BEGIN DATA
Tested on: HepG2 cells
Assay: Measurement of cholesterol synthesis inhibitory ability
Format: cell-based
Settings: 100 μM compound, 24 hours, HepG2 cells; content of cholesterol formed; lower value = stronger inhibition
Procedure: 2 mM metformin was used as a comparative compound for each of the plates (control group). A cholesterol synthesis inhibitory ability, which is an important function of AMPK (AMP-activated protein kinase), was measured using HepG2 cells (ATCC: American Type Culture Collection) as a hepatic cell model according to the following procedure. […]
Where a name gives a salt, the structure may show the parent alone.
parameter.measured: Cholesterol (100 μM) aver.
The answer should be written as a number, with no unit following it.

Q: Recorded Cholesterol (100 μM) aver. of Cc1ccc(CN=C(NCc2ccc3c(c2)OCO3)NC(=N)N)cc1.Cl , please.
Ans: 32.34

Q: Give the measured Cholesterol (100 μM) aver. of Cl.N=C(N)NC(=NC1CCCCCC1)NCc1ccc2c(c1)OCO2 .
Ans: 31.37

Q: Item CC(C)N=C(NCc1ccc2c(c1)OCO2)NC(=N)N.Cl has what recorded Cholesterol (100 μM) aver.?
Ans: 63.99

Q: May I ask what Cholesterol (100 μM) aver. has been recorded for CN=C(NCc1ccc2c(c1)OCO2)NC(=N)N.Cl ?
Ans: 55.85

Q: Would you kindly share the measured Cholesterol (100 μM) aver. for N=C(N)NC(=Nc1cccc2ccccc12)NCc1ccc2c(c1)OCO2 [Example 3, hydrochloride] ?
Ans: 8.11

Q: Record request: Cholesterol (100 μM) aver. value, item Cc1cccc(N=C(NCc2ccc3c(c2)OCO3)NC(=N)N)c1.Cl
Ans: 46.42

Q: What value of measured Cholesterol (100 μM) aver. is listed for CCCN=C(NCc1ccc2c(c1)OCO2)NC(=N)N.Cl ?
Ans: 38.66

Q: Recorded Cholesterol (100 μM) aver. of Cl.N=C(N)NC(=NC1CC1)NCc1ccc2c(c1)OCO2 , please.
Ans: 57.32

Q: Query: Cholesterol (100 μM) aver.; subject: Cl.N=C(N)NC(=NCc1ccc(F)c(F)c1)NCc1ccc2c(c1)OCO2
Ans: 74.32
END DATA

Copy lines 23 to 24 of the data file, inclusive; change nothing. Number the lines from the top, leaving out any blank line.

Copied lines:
Q: Recorded Cholesterol (100 μM) aver. of Cl.N=C(N)NC(=NC1CC1)NCc1ccc2c(c1)OCO2 , please.
Ans: 57.32